This time last year I wrote about Groundhog day, the film in which Bill Murray finds himself stuck reliving the same day until he gets it ‘right’.
There is a similarly themed film called About Time where the men in the family can go back to any time in their lives they like and do things differently.The hero eventually discovers that, after going through a period of living every day twice, just by making the most of each day as it happens he can have a great life without having to go back at all.
It’s an intriguing idea.
After all who amongst us has never had a time we wish we could relive and change the way we behaved, or the irreversible decisions we may have made?
Most of us in business have at some point – or indeed most points – felt we are making things up a little as we go along. None of us have crystal balls so we cannot see the effects of our decisions before we make them.
All we can do is make the best choices we can given the information we have available at the time. We cannot go back and change decisions we have already taken. If it turns out a decision was wrong there is no point worrying about something we cannot change. We have to make the best of the circumstances we find ourselves in and learn from the mistakes we have made.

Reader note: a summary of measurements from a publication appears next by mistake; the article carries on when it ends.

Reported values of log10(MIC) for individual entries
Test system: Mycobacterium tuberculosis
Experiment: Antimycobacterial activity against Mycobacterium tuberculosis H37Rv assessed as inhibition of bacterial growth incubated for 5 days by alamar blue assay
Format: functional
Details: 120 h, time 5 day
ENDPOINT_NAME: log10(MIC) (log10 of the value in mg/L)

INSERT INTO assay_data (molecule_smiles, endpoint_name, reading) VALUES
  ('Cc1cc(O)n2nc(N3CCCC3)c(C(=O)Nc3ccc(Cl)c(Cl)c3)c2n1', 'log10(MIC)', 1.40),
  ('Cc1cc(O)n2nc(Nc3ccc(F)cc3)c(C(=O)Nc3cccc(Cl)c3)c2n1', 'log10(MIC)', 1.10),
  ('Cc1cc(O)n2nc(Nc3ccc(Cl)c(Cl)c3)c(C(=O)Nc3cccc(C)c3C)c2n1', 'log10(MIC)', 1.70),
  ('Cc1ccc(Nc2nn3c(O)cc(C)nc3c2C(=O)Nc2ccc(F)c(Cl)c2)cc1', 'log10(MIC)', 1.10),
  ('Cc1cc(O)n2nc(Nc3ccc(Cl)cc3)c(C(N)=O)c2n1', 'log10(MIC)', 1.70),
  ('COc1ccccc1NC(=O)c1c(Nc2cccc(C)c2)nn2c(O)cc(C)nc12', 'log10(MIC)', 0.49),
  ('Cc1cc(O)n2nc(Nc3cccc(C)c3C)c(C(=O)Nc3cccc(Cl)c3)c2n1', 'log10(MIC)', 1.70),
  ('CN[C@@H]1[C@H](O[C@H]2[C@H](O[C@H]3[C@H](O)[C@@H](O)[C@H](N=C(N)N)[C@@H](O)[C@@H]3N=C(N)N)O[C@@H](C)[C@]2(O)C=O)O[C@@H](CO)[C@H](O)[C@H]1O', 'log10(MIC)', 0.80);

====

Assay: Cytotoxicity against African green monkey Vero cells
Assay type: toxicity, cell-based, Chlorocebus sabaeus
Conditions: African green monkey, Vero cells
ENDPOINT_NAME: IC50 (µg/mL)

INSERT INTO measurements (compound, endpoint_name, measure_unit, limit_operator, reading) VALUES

In fact most very successful business people have made huge errors in judgement at one time or another. What often differentiates them from the rest of us is that they don’t dwell on these errors.
In the words of Richard Branson, who has had his fair share of business failures: “Over the years, my team and I have not let mistakes, failures or mishaps get us down. Instead, even when a venture has failed, we try to look for opportunities, to see whether we can capitalise on another gap in the market…[after all] business opportunities are like buses, there’s always another coming along.”
I think taking this approach is the way for us to take the worry out of making the wrong decision. If it can work for multi-millionaires – why not for us!